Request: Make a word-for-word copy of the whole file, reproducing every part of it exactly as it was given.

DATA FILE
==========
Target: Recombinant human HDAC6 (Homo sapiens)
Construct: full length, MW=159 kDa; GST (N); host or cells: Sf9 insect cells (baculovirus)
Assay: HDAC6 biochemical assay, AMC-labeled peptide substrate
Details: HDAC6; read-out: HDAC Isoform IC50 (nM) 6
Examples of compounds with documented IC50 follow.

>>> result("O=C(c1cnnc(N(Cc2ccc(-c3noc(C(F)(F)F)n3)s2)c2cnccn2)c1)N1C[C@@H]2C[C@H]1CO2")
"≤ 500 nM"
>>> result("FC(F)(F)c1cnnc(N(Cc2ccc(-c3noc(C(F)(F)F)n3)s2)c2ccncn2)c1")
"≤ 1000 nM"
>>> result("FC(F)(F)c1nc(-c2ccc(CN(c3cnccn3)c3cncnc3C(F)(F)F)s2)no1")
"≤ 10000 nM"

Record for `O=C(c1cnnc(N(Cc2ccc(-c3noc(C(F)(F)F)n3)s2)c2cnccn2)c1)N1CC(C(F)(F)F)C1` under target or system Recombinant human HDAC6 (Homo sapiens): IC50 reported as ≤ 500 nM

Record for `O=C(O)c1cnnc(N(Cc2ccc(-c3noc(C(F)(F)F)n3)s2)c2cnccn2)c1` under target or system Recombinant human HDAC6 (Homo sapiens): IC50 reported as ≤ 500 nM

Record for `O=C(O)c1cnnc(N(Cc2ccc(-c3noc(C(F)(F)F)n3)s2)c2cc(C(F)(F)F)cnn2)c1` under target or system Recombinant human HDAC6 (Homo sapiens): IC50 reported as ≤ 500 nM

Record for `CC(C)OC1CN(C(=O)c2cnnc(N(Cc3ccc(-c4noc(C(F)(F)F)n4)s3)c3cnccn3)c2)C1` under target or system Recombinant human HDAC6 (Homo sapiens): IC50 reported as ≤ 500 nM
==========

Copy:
Target: Recombinant human HDAC6 (Homo sapiens)
Construct: full length, MW=159 kDa; GST (N); host or cells: Sf9 insect cells (baculovirus)
Assay: HDAC6 biochemical assay, AMC-labeled peptide substrate
Details: HDAC6; read-out: HDAC Isoform IC50 (nM) 6
Examples of compounds with documented IC50 follow.

>>> result("O=C(c1cnnc(N(Cc2ccc(-c3noc(C(F)(F)F)n3)s2)c2cnccn2)c1)N1C[C@@H]2C[C@H]1CO2")
"≤ 500 nM"
>>> result("FC(F)(F)c1cnnc(N(Cc2ccc(-c3noc(C(F)(F)F)n3)s2)c2ccncn2)c1")
"≤ 1000 nM"
>>> result("FC(F)(F)c1nc(-c2ccc(CN(c3cnccn3)c3cncnc3C(F)(F)F)s2)no1")
"≤ 10000 nM"

Record for `O=C(c1cnnc(N(Cc2ccc(-c3noc(C(F)(F)F)n3)s2)c2cnccn2)c1)N1CC(C(F)(F)F)C1` under target or system Recombinant human HDAC6 (Homo sapiens): IC50 reported as ≤ 500 nM

Record for `O=C(O)c1cnnc(N(Cc2ccc(-c3noc(C(F)(F)F)n3)s2)c2cnccn2)c1` under target or system Recombinant human HDAC6 (Homo sapiens): IC50 reported as ≤ 500 nM

Record for `O=C(O)c1cnnc(N(Cc2ccc(-c3noc(C(F)(F)F)n3)s2)c2cc(C(F)(F)F)cnn2)c1` under target or system Recombinant human HDAC6 (Homo sapiens): IC50 reported as ≤ 500 nM

Record for `CC(C)OC1CN(C(=O)c2cnnc(N(Cc3ccc(-c4noc(C(F)(F)F)n4)s3)c3cnccn3)c2)C1` under target or system Recombinant human HDAC6 (Homo sapiens): IC50 reported as ≤ 500 nM